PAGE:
Well, I never thought I would review a break-up album – even if it is accompanied by a comic called “William – The Seven Year Itch”. There seems to be something about avant-garde and experimental music that makes it almost resilient to human sentiment. There is no flowery romanticism or over the top showing over emotions. But, here I am reviewing a break-up record. But: if I told you it was a future-dub break-up record from the perspective of a stomp-box called William and a MS-20 Filter Clone called Charlotte – would you listen then?
The music is a weird juxtaposition between the euphoria of finding yourself back ‘out-there & shackle-free’ yet the longing for what passed. Always oscillating between euphoria and depression this album has it all when it comes to electronic technique: hypnotic lines, solos played with various analogue and modular synthesisers, stomp-boxes and effects units – recharged by a smattering of guitar, melodica, talk-box and vocoder.
Plus, there is plenty of bass – which is necessary when it comes to dub.
This forward-thinking project was supervised and co-produced by Kassian Troyer (Dial). It is Troyer who was credited with having the ‘good ear’ when it came to the stem-mastering and was ultimately responsible for the overall sound of this final chapter in a Dub Trilogy.
The opening track “At Muff’s Place”, is brimming with melancholia and is painfully introspective and introverted – it evokes evenings where you smoked too much and stayed up too late … long connections. “Back On The Market” has the obvious implications of being buoyant – there is no trace of Charlotte the MS-20 Clone here – with off beat chords and a sultry vocoder line, it lifts the mood of the album towards a quite euphoria – William is dating again? Already – too soon? The irresistable groove of “Dark Roots” makes a deadlock impossible. “Megalomaniac Microsynth” slows down the flow of the album and gives vent to frustration – all dubbed out using futuristic treatment.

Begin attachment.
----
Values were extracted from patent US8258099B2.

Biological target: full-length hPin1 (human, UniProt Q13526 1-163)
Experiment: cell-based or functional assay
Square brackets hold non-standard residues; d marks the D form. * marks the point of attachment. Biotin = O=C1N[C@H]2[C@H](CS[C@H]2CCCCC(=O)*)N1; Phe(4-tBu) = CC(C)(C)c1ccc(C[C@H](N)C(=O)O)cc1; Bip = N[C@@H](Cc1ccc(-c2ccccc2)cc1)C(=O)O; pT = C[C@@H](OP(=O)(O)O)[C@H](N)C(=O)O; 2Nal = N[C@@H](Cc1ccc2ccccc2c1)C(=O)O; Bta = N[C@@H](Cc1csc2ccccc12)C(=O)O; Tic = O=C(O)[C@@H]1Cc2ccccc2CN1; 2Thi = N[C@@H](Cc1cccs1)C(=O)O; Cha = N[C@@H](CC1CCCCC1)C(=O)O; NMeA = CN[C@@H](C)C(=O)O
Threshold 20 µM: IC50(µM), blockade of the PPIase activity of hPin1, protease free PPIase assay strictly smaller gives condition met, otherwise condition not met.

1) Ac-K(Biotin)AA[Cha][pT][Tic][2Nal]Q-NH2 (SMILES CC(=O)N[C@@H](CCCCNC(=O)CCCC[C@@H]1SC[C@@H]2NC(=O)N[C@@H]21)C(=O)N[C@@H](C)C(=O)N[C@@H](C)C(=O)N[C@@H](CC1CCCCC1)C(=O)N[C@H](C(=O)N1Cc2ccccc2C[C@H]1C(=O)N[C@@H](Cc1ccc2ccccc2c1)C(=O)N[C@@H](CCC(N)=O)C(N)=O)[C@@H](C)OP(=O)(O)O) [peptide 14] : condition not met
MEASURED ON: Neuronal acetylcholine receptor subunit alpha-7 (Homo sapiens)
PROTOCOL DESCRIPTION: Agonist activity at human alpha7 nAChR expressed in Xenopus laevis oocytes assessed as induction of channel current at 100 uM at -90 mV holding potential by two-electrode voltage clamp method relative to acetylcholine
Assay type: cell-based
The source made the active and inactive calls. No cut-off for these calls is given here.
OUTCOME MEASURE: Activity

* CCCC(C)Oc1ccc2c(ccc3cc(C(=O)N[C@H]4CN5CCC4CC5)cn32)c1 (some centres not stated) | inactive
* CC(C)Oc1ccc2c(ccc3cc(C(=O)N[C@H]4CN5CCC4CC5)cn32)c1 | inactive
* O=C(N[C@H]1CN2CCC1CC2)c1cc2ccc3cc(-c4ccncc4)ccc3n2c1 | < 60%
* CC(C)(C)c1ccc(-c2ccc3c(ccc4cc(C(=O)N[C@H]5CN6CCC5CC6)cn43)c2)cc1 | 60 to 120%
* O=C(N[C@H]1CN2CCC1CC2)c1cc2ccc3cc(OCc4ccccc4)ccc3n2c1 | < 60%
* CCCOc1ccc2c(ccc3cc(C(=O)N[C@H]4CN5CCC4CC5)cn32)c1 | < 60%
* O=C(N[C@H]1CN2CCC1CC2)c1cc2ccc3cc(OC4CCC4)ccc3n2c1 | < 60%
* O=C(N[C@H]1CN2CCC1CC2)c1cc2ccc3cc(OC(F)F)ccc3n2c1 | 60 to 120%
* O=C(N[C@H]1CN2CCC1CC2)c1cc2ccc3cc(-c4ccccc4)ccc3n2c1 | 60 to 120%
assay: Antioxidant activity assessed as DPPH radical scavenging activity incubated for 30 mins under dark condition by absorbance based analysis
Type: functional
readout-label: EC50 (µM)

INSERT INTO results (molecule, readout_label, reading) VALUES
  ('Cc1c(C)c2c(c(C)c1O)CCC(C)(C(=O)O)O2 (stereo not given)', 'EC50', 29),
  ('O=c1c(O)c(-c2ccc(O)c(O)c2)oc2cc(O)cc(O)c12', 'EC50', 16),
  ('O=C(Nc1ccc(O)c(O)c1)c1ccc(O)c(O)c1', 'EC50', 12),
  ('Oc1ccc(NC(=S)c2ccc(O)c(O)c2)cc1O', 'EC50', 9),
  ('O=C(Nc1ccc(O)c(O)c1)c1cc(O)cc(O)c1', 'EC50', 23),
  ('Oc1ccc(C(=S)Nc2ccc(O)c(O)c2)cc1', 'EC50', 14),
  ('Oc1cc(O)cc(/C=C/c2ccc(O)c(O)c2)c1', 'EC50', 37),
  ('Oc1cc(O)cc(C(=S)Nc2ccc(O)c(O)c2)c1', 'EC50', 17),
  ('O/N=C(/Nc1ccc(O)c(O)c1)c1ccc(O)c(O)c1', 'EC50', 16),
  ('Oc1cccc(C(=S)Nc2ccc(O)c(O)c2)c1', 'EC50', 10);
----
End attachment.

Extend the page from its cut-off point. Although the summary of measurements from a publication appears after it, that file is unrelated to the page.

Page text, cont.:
There are elements of 8-Bit Dub in this album – as anyone who knows me well will testify, I am a massive fan of the Jahtari Label. There is something pleasant and necessary about a dub melody being played out in a Gameboy style – as in “Horny Chiptunes”. The journey continues with a G-Funk feel infected track entitled “Cruising Down The Belt” featuring a talk box and alpha juno synth strings.
And … then the depression hits again: “I Miss Your Noise” features a paraphonic MS-20 and culminates in to, what my wife called: ‘A big shoe-gaze-kraut-dub-drone’.
“Alone On A Crowded Bus” is just that – it is the middle aged man who is smiling to himself on a bus, oblivious to what is happening around him. It is a very sad and disturbing track but nonetheless a beautiful ending to a tragic album. This album is incredible – I was right there in journeying along with William – how did Troyer 1) Came up with the concept for the album 2) Executed the album. That is 3) Above me.
However, Storm Doris is bashing the UK. It is cold outside. Much like all of William’s tomorrow’s – but not like this album – you can read in to this album all of your emotional tribulation and relationship baggage; it is a deft, articulate body of work and one I am going to give 5/5.
Released March 24th on 4 Bit Productions.